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Wholesalers Adapt to Advisers' Changing Needs


The fundamentals of what advisers need from wholesalers are changing, and wholesalers have no choice but to adapt. Our research at kasina concludes that wholesalers should focus on serving advisers' needs for:

* Better products and solutions for clients (advisers rate performance/risk/correlation at 7-8 on a 10 point scale of importance, well above other factors);

* Improving their insights and context (news and market commentary trails only product info as a reason advisers visit asset manager websites); and,

* Ideas and best practices to help build their businesses (the importance of which has jumped enormously in the last two years).

In the past year, as we have conducted our research by interviewing and surveying advisers, wholesalers and asset managers, a clear picture has started to emerge about what advisers expect from wholesalers these days. The successful wholesaler of the future will be far different than that of the past because of changes that are taking place in the adviser world.

In the simplest terms, most advisers only care about three things:

1. Doing the right things for their clients

2. Developing themselves so that they are (and look) smart, professional, and capable

3. Building their business and making money

While face-to-face meetings may be nice, they don't make the short list of these three basic "needs." We are hearing from advisers that anything that does not directly, quickly and impactfully hit on one of the short list of needs above no longer warrants their time.

So, why the change to this seemingly more impersonal, distant view of asset management firms and their wholesalers? Two primary catalysts come to mind.

First, advisers are under more time constraints than ever. Their clients have been through the worst financial crisis most of them can recall, and are demanding answers, better products and more planning for their advisory dollar. Advisers are scrambling to preserve client relationships; as their client bases age, more efforts will focus on retaining assets than on capturing dwindling new cash flows. The strains on advisers will increase, and asset bases will grow more slowly than in the past-but the work needed to satisfy clients with retirement income needs, estate planning and insurance concerns, etc. will grow more quickly. The trend toward advisers having less time for wholesalers will not reverse.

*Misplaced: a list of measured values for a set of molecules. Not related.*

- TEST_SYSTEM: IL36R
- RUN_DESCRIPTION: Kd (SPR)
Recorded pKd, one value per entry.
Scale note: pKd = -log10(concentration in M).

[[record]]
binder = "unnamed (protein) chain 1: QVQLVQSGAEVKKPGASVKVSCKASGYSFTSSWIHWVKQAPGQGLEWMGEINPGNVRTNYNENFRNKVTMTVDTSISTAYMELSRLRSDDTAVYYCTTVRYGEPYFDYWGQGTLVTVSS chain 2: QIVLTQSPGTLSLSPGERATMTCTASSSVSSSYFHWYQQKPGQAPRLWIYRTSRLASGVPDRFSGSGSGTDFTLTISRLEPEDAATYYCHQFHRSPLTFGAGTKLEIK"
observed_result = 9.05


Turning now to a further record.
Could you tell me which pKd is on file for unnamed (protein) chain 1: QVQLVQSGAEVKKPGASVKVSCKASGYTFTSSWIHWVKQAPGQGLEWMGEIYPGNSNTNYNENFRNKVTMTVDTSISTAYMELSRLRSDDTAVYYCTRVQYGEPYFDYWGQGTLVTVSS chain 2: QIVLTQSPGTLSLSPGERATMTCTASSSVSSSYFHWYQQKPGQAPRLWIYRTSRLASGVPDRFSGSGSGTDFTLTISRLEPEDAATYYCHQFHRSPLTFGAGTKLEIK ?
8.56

Secondly, technology has advanced to the point where much of what wholesalers delivered in the past (access to expertise, education, fund information, new insights) is at the fingertips or mouse-click of an adviser. An enterprising, tech-savvy adviser can know all publicly available information on a mutual fund within five minutes. The web has commoditized much; in addition, it has made information portable. Our "What Advisers Do Online" research in 2009 indicated that 79% of advisers use some form of mobile device to access content online. And, advisers admit a willingness and desire to deal electronically more than ever. This is good news for asset managers, as we have shown that advisers who use a firm's website account for at least 25% more flows than those who do not. But, it does mandate that firms re-think what their wholesalers bring to the party that advisers cannot get online.

So, how can firms serve these increasingly standoffish, self-reliant, mobile mass of advisers? By refocusing on the advisers' true fundamental needs and by allowing the adviser to select the mode and frequency of interaction that works best for him or her. This is not to suggest that the wholesaler of the future should just be an order-taker. Proactivity will still win the day. Enterprising sales professionals can still make their mark by helping advisers:

* Do the right things for their clients- bringing new, innovative products to their attention that meet new client needs. Advisers told us the product characteristics they care about most are: performance, risk and correlation measures. This is well above measures for brand, fees and manager tenure. Wholesalers' opinions and "recommended status" come in even lower. Incremental tweaking of client portfolios does not hold much allure for advisers. They are focused on the asset allocation fundamentals of the product. However, new products that address retirement income needs, or risk mitigation, for example, would be welcome value added.

* Become smarter and more capable -acting as a concierge to firm insights on the market and economy via materials, brokering conversations with economists and/or portfolio managers, or directing them to proprietary firm content on the website. Advisers turn to asset manager websites first for product information, and next for news and commentary to educate themselves and improve interactions with clients.

* Build their businesses -We found 14% and 5% jumps (from 2008) in the percent of advisers that visit asset manager sites for business building and sales ideas, respectively. Tools, analytics and support trump steak dinners any day.

To sum up, the superstar wholesaler of the future will not be a sales guru, as in the past. They are more apt to resemble a combination of a concierge, trusted business partner and schmeek (a colorful term coined by a client of ours, meaning a combination schmoozer/geek). Their success will hinge on their ability to focus on the underlying fundamental needs of the advisers of today.

 

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